Founded in 1915, Helen Keller International (HKI) is among the oldest international nonprofit organizations devoted to fighting and treating preventable blindness and malnutrition. HKI is headquartered in New York City, and has programs in 23 countries in Africa and Asia as well as in the United States. HKI builds local capacity by establishing sustainable programs, and provides scientific and technical assistance and data to governments and international, regional, national and local organizations around the world.
HKI programs combat malnutrition, cataract, trachoma, onchocerciasis (river blindness) and refractive error. The goal of all HKI programs is to reduce suffering of those without access to needed health or vision care and ultimately, to help lift people from poverty.
Nepal is one of the world's poorest nations with an estimated 40% of its people living in poverty. Social and cultural beliefs around nutrition, women, and the disabled continue to create barriers to development. Helen Keller International's programs have evolved to meet the current needs of the country in rural communities, as well as addressing the growing number of people living in urban settings.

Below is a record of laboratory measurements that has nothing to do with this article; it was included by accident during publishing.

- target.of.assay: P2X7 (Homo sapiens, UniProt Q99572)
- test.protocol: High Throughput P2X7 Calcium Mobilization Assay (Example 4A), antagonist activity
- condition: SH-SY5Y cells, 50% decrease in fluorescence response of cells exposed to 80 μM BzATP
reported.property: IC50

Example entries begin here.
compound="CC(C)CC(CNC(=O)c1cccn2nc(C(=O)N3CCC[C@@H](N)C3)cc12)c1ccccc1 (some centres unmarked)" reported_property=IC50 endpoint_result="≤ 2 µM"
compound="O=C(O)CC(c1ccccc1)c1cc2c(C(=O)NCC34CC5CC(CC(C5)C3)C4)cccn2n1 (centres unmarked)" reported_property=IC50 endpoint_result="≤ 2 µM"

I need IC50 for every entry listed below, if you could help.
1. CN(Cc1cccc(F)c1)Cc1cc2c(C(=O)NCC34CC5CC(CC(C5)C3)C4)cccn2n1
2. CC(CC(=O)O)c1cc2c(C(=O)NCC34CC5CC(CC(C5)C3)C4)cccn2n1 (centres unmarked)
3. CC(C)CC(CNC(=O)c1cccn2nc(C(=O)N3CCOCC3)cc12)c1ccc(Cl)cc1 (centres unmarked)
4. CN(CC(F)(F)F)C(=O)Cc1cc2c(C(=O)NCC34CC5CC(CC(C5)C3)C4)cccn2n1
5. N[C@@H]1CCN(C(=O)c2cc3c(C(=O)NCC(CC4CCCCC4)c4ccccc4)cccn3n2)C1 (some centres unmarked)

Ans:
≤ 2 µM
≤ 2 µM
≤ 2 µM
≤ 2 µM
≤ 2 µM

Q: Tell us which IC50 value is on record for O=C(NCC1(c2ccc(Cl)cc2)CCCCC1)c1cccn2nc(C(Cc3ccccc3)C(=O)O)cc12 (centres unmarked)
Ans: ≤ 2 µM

Malnutrition is a major underlying cause of the child morbidity and mortality in Nepal with 41% of children under five stunted. Our current efforts address the root causes and conditions associated with poor nutrition in pregnant and lactating women, adolescent girls, and young children under five years of age.
Helen Keller International manages a variety of projects, including our award-winning Homestead Food Production program that span five regions in Nepal and three ecological zones (mountains, hills and plains) and reach tens of thousands of families.
We provides mothers with the knowledge, skills and resources needed to increase their access to and use of locally-produced nutrient-dense vegetables and animal source foods. We offer nutrition education, skill building in effective home farming practices, and training in the preparation of nutritious – and tasty! – foods to ensure the impact is sustained beyond the life of our programs. For example, families who previously did not eat eggs – rich disease-fighting nutrients – due to customary beliefs now understand the importance of this nutrition powerhouse and are including them in their regular diets.
Helen Keller International is a key partner in the Suaahara a consortiums of partners working together to address chronic malnutrition through an approach that integrates 10 essential interventions. To date, this project has reached more than 600,000 children under the age of two and their mothers. We will soon begin the Sabal project using a similar approach.
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